FQDN host name: Fully Qualified Domain Name

What is an FQDN?

Definition of FQDN

FQDN stands for “Fully Qualified Domain Name”. A mail server must be fully named on the Internet. A mail server cannot be called “server”, but must have a full name such as “server.domain.tld”.
An IP address is more anonymous than a host name, thanks in particular to knowledge of the domain name and therefore, in theory, the owner of the server. By requiring mail servers to have a full name, certain international operators have imposed a de facto standard, with the aim of making electronic communications more secure. Unfortunately, although this is now necessary, the FQDN is far from sufficient.

Glossaire Définition FQDN

How do I create an FQDN?

To create an FQDN, you need to follow the hierarchical structure of the Domain Name System (DNS). An FQDN generally consists of the hostname followed by the domain name. For example, if you wanted to create an FQDN for a server named “server1” in the “example.com” domain, the FQDN would be “server1.example.com”.

How can I find out my FQDN?

To find out the FQDN of your own server, you can use the “hostname -f” command on many operating systems. This command will display the full FQDN of your server.

How should an FQDN be named?

The naming of an FQDN generally follows the rules and practices of the domain name system. It is common practice to use names that are descriptive, meaningful and consistent with the purpose or function of the server or domain. It is also important to follow the naming conventions specific to your organisation or environment to ensure consistency and efficient management of domain names.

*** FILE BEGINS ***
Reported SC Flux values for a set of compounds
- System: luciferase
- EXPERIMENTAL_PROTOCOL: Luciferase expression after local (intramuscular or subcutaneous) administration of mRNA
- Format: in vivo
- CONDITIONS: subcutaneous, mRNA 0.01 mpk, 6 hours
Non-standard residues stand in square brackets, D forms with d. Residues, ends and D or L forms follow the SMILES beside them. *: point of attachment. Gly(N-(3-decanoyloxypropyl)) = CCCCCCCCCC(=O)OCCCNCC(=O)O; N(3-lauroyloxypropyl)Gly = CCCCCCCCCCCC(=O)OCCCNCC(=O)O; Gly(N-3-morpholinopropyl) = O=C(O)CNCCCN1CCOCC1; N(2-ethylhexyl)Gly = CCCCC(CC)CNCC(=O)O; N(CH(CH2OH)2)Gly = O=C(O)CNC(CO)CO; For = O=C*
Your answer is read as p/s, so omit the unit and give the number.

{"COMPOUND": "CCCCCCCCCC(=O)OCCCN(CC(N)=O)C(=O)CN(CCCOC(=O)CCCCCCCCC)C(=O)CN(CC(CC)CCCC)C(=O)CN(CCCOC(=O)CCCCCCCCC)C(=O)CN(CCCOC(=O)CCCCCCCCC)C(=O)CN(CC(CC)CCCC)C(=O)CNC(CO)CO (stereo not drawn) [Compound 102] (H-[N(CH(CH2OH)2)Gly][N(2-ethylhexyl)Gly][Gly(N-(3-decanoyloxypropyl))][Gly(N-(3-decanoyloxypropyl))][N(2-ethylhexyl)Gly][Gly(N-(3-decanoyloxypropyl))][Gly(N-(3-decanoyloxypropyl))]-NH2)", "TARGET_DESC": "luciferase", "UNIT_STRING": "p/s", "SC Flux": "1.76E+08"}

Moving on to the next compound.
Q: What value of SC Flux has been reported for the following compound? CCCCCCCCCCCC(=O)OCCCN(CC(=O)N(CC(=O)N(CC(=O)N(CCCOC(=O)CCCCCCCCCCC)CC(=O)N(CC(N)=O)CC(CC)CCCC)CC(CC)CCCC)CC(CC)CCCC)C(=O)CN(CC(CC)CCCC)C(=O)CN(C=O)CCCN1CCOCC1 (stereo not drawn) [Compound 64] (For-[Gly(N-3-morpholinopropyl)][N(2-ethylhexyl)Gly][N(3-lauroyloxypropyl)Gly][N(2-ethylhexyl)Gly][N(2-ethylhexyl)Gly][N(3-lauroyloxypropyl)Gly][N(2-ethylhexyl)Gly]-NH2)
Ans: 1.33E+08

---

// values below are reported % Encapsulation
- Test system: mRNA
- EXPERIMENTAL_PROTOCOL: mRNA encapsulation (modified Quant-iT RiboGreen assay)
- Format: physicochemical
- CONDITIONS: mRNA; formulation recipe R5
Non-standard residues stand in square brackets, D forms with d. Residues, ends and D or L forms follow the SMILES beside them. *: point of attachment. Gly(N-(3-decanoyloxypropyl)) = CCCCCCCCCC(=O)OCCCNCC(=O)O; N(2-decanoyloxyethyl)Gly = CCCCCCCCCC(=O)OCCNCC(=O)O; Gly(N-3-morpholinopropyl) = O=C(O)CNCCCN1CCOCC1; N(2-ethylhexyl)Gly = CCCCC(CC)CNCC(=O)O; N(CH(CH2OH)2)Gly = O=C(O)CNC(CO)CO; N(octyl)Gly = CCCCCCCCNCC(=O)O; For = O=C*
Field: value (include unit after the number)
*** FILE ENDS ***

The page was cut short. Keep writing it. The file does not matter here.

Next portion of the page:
“www.altospam.com” is a fully named host name (server name), therefore FQDN, for which “altospam.com” is a domain name.


Mail servers that communicate without being FQDN are generally considered to be zombie workstations (workstations infected by a Trojan). Today, most ISPs and hosting providers (AOL, Club-Internet, OVH, Free, NordNet, etc.) as well as ALTOSPAM systematically refuse all emails from mail servers that are not fully named. Thus, a non-FQDN mail server will see more than 65% of its emails refused.

On a mail server, this type of configuration error is to be avoided at all costs, especially as the settings are very simple to make a server FQDN:
– under Linux/Unix: simply specify the full name of the server in /etc/hosts, then restart the mail service.
– under Windows: in the “System/Computer name/Change/Other…” section, enter your domain name in the “Main DNS suffix” section, then restart the mail service.

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